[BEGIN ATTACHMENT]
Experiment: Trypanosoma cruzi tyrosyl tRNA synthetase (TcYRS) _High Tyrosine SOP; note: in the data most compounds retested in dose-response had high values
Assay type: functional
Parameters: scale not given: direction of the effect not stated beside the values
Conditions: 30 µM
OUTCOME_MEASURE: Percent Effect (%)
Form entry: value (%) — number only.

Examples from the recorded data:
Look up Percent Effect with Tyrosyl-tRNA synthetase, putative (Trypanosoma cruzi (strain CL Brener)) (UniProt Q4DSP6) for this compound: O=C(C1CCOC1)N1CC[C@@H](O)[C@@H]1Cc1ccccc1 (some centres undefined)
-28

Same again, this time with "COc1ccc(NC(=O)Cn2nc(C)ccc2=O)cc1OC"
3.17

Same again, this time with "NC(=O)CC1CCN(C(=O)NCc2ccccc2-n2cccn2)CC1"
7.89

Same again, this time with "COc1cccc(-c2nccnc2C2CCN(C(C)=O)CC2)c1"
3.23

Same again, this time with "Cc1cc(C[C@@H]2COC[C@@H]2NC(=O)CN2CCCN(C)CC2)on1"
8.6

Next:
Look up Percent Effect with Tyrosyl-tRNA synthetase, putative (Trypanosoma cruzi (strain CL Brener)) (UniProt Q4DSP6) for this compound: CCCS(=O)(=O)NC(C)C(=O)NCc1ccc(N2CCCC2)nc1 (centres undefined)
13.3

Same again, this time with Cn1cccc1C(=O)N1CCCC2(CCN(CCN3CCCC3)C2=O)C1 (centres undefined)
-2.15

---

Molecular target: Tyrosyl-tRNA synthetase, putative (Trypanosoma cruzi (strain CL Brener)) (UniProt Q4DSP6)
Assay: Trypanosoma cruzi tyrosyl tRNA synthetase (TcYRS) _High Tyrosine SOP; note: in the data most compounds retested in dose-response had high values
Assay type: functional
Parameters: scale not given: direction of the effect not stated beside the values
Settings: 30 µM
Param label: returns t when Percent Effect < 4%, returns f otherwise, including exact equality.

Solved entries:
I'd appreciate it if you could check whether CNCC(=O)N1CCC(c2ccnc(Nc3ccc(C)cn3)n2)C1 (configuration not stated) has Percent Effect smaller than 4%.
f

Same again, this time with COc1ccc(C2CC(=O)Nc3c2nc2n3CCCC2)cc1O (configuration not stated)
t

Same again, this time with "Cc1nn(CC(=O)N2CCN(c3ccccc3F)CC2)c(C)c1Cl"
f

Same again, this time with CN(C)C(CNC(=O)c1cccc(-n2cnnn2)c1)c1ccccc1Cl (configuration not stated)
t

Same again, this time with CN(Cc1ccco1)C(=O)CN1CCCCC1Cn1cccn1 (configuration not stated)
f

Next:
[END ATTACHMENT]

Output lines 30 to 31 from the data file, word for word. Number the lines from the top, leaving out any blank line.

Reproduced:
Solved entries:
I'd appreciate it if you could check whether CNCC(=O)N1CCC(c2ccnc(Nc3ccc(C)cn3)n2)C1 (configuration not stated) has Percent Effect smaller than 4%.